• 12 See Sieber, J., ‘Privacy and Confidentiality: As Related to Human Research in Social and Behavioral Science.’ This background paper was prepared for NBAC and is available in Volume II of this report.
  • 13 See Goldman, J., ‘Privacy and Confidentiality in Health Research.’ This background paper was prepared for NBAC and is available in Volume II of this report.
  • 14 Pub. Law 191, 104th Congress.
  • 15 See Sieber, J., ‘Privacy and Confidentiality: As Related to Human Research in Social and Behavioral Science.’ This background paper was prepared for NBAC and is available in Volume II of this report.
  • 16 Ibid.
  • 17 Ibid.
  • 18 See Goldman, J., ‘Privacy and Confidentiality in Health Research.’ This background paper was prepared for NBAC and is available in Volume II of this report.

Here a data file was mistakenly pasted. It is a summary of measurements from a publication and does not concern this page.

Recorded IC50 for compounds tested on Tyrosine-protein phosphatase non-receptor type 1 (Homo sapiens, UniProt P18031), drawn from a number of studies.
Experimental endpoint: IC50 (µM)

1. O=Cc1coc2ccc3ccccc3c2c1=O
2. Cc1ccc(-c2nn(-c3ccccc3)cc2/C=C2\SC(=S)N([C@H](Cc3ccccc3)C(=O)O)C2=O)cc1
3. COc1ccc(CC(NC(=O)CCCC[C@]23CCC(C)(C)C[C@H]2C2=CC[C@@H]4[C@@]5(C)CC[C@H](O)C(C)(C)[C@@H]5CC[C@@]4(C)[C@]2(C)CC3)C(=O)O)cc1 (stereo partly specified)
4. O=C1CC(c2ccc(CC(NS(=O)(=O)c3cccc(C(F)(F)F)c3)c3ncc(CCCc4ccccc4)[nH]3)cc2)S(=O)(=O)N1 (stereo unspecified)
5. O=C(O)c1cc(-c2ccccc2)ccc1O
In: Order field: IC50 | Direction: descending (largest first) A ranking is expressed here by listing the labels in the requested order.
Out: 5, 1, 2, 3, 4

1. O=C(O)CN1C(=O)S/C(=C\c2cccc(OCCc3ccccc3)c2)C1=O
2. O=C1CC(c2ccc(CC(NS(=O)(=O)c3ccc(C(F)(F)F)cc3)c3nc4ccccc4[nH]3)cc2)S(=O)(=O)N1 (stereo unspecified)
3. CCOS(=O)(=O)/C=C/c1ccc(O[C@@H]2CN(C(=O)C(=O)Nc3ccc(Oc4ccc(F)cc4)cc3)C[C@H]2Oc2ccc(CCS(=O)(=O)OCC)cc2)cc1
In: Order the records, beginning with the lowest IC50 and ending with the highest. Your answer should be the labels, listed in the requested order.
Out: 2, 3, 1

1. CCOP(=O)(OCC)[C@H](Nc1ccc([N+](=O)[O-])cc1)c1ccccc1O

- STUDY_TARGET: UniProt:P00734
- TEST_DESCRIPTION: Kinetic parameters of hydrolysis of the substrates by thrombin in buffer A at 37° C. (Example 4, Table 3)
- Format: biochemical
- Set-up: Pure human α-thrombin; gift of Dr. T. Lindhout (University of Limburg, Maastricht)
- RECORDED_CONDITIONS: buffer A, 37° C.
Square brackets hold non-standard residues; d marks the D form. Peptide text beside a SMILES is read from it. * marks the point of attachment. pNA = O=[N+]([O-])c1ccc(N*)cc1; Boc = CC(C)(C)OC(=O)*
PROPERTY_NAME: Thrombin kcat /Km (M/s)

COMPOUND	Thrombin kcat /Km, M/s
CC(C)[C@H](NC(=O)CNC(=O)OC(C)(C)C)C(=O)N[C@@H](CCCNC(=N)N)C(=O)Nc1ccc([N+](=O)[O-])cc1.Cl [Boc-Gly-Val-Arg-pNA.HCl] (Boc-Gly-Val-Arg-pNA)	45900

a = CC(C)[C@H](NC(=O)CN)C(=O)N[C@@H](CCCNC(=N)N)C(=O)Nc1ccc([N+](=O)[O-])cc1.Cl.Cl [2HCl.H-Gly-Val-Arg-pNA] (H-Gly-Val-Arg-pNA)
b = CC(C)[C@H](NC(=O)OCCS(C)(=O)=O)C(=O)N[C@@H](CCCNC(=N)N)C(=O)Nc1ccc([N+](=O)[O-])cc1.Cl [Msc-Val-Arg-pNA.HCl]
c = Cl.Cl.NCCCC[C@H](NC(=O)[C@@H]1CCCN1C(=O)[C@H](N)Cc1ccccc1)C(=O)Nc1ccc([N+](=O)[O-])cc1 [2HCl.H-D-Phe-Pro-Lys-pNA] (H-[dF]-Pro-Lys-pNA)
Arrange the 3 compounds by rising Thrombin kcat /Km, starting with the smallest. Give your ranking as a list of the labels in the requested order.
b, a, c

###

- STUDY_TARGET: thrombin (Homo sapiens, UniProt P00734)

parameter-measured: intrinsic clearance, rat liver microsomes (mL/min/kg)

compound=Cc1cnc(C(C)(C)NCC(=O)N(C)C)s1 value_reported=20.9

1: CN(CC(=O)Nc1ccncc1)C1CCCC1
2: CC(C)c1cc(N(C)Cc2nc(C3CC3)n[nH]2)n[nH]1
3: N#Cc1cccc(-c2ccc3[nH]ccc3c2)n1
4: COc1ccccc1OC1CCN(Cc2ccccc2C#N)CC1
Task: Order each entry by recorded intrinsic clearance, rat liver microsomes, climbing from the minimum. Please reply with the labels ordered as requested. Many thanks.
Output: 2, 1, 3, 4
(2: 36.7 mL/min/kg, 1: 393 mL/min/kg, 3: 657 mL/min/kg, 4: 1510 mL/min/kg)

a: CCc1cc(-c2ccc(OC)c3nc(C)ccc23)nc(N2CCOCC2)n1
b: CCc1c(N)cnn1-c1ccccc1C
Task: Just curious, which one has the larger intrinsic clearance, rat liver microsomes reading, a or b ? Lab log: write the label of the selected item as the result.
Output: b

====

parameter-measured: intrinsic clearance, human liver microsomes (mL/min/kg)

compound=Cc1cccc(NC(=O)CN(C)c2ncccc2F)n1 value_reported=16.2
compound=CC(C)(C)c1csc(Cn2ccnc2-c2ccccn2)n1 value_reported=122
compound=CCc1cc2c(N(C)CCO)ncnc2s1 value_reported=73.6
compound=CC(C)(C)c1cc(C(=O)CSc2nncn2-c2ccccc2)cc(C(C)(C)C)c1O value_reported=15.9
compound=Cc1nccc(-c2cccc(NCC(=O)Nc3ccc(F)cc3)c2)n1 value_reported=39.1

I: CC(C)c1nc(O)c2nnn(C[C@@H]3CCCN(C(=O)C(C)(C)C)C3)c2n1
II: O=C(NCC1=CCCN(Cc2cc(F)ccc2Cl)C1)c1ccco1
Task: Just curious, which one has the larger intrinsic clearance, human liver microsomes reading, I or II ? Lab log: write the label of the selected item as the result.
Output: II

• 19 In DHHS’ response to NBAC’s report, Research Involving Human Biological Materials: Ethical Issues and Policy Guidance, it was noted that NBAC’s recommendations regarding identifiability and privacy might be inconsistent with proposed medical record rules promulgated by DHHS.
  • 20 Anthropology: Florida; June 7, 2000, Chicago, Illinois; August 14, 2000, ethcode.htm; Psychology:; Oral History: Each last accessed September 4, 2000.
  • 21 See Schwartz, J., ‘Oversight of Human Subject Research: The Role of the States.’ This background paper was prepared for NBAC and is available in Volume II of this report.
  • 22 People v. Newman (32 N.Y.2d 379, 298 N.E.2d 651,345 N.Y.2d 502, 1973).
Cite this page: "Chapter 5: Ensuring Voluntary Informed Consent and Protecting Privacy and Confidentiality (Research Involving Human Participants V1)" Online Ethics Center for Engineering 6/14/2006 OEC Accessed: Tuesday, May 22, 2018 <>